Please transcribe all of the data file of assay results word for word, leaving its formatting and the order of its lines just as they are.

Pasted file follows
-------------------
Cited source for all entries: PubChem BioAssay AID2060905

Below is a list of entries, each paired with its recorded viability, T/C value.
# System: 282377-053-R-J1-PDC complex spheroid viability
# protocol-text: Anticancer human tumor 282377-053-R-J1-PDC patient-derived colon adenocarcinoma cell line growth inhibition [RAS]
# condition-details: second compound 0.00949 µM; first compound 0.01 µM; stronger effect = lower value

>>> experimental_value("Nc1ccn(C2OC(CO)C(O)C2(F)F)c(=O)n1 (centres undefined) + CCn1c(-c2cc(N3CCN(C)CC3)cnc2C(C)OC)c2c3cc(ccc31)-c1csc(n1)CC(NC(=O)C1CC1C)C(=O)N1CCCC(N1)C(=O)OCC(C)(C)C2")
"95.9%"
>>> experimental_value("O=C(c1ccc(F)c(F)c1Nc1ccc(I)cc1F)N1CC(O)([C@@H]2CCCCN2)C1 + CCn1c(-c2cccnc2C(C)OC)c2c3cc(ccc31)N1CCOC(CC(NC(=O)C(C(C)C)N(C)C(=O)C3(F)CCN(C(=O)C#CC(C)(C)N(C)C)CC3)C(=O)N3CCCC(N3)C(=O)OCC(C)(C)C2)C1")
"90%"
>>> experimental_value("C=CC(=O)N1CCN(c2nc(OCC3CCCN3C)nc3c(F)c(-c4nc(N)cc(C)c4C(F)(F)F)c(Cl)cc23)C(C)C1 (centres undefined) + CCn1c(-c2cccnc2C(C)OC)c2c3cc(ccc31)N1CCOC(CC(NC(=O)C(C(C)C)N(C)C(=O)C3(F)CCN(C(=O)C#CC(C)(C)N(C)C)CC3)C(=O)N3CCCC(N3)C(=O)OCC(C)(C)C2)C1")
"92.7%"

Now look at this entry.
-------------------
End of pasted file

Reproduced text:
Cited source for all entries: PubChem BioAssay AID2060905

Below is a list of entries, each paired with its recorded viability, T/C value.
# System: 282377-053-R-J1-PDC complex spheroid viability
# protocol-text: Anticancer human tumor 282377-053-R-J1-PDC patient-derived colon adenocarcinoma cell line growth inhibition [RAS]
# condition-details: second compound 0.00949 µM; first compound 0.01 µM; stronger effect = lower value

>>> experimental_value("Nc1ccn(C2OC(CO)C(O)C2(F)F)c(=O)n1 (centres undefined) + CCn1c(-c2cc(N3CCN(C)CC3)cnc2C(C)OC)c2c3cc(ccc31)-c1csc(n1)CC(NC(=O)C1CC1C)C(=O)N1CCCC(N1)C(=O)OCC(C)(C)C2")
"95.9%"
>>> experimental_value("O=C(c1ccc(F)c(F)c1Nc1ccc(I)cc1F)N1CC(O)([C@@H]2CCCCN2)C1 + CCn1c(-c2cccnc2C(C)OC)c2c3cc(ccc31)N1CCOC(CC(NC(=O)C(C(C)C)N(C)C(=O)C3(F)CCN(C(=O)C#CC(C)(C)N(C)C)CC3)C(=O)N3CCCC(N3)C(=O)OCC(C)(C)C2)C1")
"90%"
>>> experimental_value("C=CC(=O)N1CCN(c2nc(OCC3CCCN3C)nc3c(F)c(-c4nc(N)cc(C)c4C(F)(F)F)c(Cl)cc23)C(C)C1 (centres undefined) + CCn1c(-c2cccnc2C(C)OC)c2c3cc(ccc31)N1CCOC(CC(NC(=O)C(C(C)C)N(C)C(=O)C3(F)CCN(C(=O)C#CC(C)(C)N(C)C)CC3)C(=O)N3CCCC(N3)C(=O)OCC(C)(C)C2)C1")
"92.7%"

Now look at this entry.